The concept of industry architecture is also part of the theoretical framework that needs to be mobilized; broadening the concept of bilateral relationships, which refers to the highly centralized way in which companies manage their value chains through numerous dyads of parallel buyer-supplier relationships (Porter, 1985a; Williamson, 1985), Jacobides et al. (2006, p. 1205) synthetize the notion of industry architecture as “Thus, industry architectures provide two templates, each comprising a set of rules: (1) a template defining value creation and division of labor, i.e. who can do what (2) a template defining value appropriation and division of surplus, or revenue, i.e. who gets what”. An industry architecture emerges in the early days of the industry, shaped by product design decisions (Baldwin and Clark, 2000), by regulations, industry standards, technology or, generally speaking, interfaces (Jacobides et al., 2006; Jacobides and MacDuffie, 2013; Jacobides and Winter, 2005), as well as knowledge and technical capabilities of firms (Zirpoli and Camuffo, 2009). The ability to act, vis-à-vis the end customer, as a guarantor and responsible party for the quality of the products and compliance with regulations relating to safety and health issues is also a fundamental characteristic of a focal firm in an industry architecture, especially in the automotive industry (Jacobides and MacDuffie, 2013). The consolidation of a dominant design contributes greatly to shaping the architecture of an industry, and indeed dominant design and industrial architecture are highly interdependent and mutually reinforcing (Abernathy and Utterback, 1978; Jacobides, 2006; Tushman and Anderson, 1986).

The automotive industry is and remains resilient

Building on these strategic theories, several authors have argued that the automotive industry is particularly resilient and that automakers have the means to keep control of the industry (Jacobides et al., 2016; Jacobides and MacDuffie, 2013; MacDuffie and Fujimoto, 2010; Wells and Nieuwenhuis, 2012). To support their assertion, they state that carmakers act as system integrators because they drive innovation, product strategy and higher value-added manufacturing segments (Gereffi et al., 2005). As it includes the assembly and final inspection of the complete automotive system, they thus retain control of the most strategic assets. De facto, they are then the only ones able to respond to the trend towards integral design imposed by increasingly stringent regulations (Fujimoto, 2017; MacDuffie, 2013) as well as to act as guarantors of quality for end customers and compliance with regulations relating to safety and health issues (Jacobides et al., 2006 ; Jacobides et Mac Duffie, 2013). They are at the top of a hierarchical value chain that they control (Wells and Nieuwenhuis, 2012) and guide future developments. Moreover, the architecture of this industry, after numerous outsourcing operations in the late 1990s, has now been stable for many years (Donada, 2013; Jacobides and MacDuffie, 2013; MacDuffie and Fujimoto, 2010). Finally, mastering the relationship with the customer, through a vehicle distribution and repair network, offering services (financing, insurance, maintenance, to name a few) or the ability to guarantee quality and compliance with regulations relating to safety and health issues (Jacobides et al., 2006; Jacobides and MacDuffie, 2013), is certainly one of the major reasons explaining the dominant position of carmakers.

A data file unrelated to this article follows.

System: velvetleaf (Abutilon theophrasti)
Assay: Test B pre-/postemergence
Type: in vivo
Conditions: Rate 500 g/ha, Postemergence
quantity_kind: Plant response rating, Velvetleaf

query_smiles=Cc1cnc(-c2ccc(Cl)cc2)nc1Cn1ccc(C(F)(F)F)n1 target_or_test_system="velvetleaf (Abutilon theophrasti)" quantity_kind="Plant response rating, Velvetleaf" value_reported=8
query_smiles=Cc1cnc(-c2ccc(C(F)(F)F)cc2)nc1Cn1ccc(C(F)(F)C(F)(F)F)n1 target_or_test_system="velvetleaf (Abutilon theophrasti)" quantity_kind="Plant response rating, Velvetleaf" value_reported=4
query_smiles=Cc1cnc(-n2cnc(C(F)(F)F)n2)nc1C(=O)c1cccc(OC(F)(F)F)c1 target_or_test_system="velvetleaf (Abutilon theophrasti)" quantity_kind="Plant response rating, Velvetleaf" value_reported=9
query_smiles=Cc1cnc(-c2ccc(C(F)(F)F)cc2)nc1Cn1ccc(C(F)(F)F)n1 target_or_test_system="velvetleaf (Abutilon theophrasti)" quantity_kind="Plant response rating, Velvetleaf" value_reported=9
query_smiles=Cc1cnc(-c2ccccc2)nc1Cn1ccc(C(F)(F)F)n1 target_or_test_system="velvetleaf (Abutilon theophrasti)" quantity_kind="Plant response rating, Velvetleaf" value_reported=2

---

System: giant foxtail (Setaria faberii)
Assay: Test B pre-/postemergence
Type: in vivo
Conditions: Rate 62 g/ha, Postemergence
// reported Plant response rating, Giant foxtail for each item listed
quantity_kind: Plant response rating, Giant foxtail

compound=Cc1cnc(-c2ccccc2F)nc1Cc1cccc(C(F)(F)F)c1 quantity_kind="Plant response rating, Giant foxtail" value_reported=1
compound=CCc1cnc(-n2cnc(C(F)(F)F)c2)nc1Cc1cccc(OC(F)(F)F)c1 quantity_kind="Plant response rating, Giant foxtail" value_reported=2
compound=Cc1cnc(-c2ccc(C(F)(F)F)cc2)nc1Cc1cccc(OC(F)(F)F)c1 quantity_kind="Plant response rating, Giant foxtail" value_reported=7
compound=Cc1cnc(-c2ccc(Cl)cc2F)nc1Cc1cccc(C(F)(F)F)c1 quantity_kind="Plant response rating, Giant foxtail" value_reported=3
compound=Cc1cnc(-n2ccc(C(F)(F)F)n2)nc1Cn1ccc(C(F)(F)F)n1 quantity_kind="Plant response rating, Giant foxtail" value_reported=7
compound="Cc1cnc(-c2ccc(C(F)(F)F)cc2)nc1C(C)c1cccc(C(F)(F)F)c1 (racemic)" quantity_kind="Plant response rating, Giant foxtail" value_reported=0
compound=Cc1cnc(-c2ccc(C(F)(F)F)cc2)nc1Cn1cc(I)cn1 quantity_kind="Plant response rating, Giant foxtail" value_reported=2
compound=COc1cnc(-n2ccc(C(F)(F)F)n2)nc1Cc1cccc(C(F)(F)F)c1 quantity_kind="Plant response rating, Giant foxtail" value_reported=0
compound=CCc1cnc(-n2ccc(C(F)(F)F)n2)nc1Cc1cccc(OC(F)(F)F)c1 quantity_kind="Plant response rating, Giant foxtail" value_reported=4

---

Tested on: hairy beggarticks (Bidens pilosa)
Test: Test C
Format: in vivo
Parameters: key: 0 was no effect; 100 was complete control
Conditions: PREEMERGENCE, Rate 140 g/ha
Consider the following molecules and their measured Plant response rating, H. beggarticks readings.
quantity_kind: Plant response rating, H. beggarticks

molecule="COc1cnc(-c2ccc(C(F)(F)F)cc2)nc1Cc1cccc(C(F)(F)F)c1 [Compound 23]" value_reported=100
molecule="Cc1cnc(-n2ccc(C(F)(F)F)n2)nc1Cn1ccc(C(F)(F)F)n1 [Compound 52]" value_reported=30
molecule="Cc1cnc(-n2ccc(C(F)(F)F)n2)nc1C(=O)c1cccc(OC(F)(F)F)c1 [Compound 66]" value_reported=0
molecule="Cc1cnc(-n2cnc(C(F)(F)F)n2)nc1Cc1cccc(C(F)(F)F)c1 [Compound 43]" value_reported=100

While some authors, prior to the EV scale-up that is currently taking place, predicted that vehicle electrification will not change this long-lasting situation (Jacobides et al., 2006; Jacobides and MacDuffie, 2013), this assertion deserves to be re-examined since electrification radically transforms the technological core of conventional mobility which is the oldest fundamental of the dominant design of the automotive industry.
It is therefore to answer this theoretical question « Will the scale-up of electric vehicles (EV) disrupt the architecture of the automotive industry? », that this thesis begins with an empirical study. The analysis focuses on how the electric traction value chain is constructed, and more specifically: « the current strategic choices (observable in early 2020) of car manufacturers, namely to manufacture, buy or ally, to develop electric vehicles as well as the two main systems of electric traction, namely those of the high-voltage battery and electric propulsion ». For each car manufacturer observed, there are three units of analysis: the manufacture of electric vehicles, the value chain of the high-voltage battery system (a key component, both from a technical and economic point of view) and that of the electric propulsion system. This study includes both incumbent (cumulating roughly 70% of the global market share) and new entrants (EVs top selling companies), all global players from different countries of origin, to determine whether or not seniority in the automotive sector or regional/national conditions have an influence on their strategy.
This empirical study shows that the elements put forward to explain the resilience of the automotive industry are, to date, confirmed:
1. The ability to achieve integral design (Fujimoto, 2017 ; MacDuffie, 2013), the design agility linked to the continuous integration of product evolutions (Wells and Nieuwenhuis, 2012), and the persistence of operational routines (Zirpoli and Camuffo, 2009), effectively enable car manufacturers to master the design and production of electric traction systems as well as to produce electric and thermal vehicles on the same assembly lines (Alochet and Midler, 2019),
2. Their hierarchical mastery of the value chain and the rules of its operation (Wells and Nieuwenhuis, 2012), allows them to treat suppliers of electric traction system components, new entrants or established Tier 1 suppliers, as commodity suppliers11 ,